You actually don't *need* any more than is in this book, but if you start to dig into the resources listed at the end you will probably want to dig deeper and learn more. When I came across this book I had already read most of what it lists in the Resources section and can say it contains a great selection.

I read this book after about six months of self-education about investment strategies and can say that it covers all the important aspects in a highly organized way that is easy to follow. After reading this I bought three more copies to give to my (adult) children. I didn't think any of the other books I read would have been of any use to them. Perhaps after they read this one they will follow up on their own.
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on April 1, 2012
Very excellent summary with compelling rationale for how to manage your investments. Of course, for people who are not day traders this is so simple a primary message is what you need to ignore: Ch 5 (Don't bother picking stocks), ch 14 (Beware the Hot Fund), ch 15 (Turn off the television), ch 16 (Steer clear of stock-picking newsletters).

An example of the clear and intelligent writing: 'Be wary of any claim by a financial advisor that he can reliably pick stocks or funds....' Now the justification: 'if most fund *managers* can't beat [low expense ratio, tax efficient] index funds, why should we believe a financial *advisor* who claims that he can? Remember, trying to beat the market is a fund *manager's* full-time job. Financial *advisors* have to spend time meeting with clients and performing marketing activities to find new clients. Researching stocks and mutula funds is, at best, their third-highest priority.' [my emphasis added]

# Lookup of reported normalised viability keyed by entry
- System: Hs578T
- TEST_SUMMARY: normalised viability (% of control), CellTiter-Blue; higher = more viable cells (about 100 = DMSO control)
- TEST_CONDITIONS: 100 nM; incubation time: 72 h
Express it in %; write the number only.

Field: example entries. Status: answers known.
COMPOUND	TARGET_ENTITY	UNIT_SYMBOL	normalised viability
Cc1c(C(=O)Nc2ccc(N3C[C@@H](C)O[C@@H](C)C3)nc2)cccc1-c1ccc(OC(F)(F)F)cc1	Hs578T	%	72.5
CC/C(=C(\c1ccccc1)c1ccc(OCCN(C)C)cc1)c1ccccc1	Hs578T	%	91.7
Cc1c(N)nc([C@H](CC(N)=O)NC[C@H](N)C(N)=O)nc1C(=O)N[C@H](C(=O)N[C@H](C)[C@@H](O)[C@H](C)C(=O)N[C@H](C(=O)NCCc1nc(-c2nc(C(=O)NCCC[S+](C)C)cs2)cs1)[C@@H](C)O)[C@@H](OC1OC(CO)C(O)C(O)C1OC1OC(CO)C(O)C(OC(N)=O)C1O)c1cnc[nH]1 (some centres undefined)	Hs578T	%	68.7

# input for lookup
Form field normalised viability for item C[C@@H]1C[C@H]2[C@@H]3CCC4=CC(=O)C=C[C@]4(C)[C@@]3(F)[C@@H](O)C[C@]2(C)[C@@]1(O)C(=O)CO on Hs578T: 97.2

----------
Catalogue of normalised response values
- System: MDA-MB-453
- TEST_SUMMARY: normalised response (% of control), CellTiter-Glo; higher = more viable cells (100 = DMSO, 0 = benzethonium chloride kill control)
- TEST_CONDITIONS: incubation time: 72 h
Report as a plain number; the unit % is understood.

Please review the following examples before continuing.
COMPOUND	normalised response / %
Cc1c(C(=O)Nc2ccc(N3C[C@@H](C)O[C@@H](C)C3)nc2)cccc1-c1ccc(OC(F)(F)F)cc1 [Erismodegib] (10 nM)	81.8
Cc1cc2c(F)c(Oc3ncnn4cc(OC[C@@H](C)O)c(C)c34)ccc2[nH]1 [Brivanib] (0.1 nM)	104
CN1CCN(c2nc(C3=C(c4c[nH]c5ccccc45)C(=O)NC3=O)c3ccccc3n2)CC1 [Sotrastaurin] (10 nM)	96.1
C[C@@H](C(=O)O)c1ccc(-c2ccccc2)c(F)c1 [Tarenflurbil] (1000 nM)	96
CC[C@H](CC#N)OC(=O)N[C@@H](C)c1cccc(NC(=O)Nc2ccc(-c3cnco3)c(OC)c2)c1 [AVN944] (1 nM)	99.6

The coverage of what you actually need to know and do is excellent:

Types of accounts

Risk and return

How to know how much you need for retirement

Asset allocation and risk tolerance

Thinking long term

Automate your investing
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on July 26, 2017
I bought this book to help me invest for my retirement and Still reading in my spare time but I am understanding so far
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on July 30, 2017
Great book and easy to read. I skimmed it in half an hour. Index funds are the way to go and I like how the author gave examples of what a Vanguard or Fidelity portfolio might look like.
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on November 11, 2010
Hi,
For some this book will be a great starter for others it will be all they will need to begin investing for the long term. For me I thought it was a start but after researching more, learning more, evaluating more complicated trial investing scenarios/porfolios, I came full circle and ended up with a keep it simple stupid (KISS) portfolio of index funds, both stocks and bonds, and 1 REIT index fund. A similar investing scenario that Mike Piper's book, blog and Bogleheads advocate.

Thanks Mr. Piper!
Mike Foate
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on May 8, 2014
My favorite book on investing is David F. Swensen's "Unconventional Success: A Fundamental approach to Personal Investment" published in 2005. Unfortunately, my friends and family consider Swensen's book too dry and academic, so they don't read it cover to cover. Mike Piper's book, in contrast, is a much shorter read and provides sound advice that parallels Swensen's guidance. While Swensen presents an academic study showing frequent rebalancing of a portfolio adds 1.1% to returns, Piper tells readers it's a good thing to do but doesn't quantify the potential positive effect on investment returns. So in summary, Piper's book is helpful, informative and readable.